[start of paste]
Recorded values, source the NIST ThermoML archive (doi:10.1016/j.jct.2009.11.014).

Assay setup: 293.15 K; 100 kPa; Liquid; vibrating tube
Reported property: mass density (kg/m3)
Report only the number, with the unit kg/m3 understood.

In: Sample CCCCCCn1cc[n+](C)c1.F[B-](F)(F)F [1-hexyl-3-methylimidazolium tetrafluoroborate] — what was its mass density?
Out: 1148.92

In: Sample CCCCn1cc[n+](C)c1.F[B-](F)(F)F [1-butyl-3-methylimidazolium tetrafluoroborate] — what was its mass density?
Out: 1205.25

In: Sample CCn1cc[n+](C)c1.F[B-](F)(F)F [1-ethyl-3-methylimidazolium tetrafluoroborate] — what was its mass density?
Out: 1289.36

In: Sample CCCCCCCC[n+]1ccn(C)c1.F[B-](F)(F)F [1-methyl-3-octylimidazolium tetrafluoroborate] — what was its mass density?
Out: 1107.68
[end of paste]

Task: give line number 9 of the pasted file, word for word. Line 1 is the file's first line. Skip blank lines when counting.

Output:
In: Sample CCn1cc[n+](C)c1.F[B-](F)(F)F [1-ethyl-3-methylimidazolium tetrafluoroborate] — what was its mass density?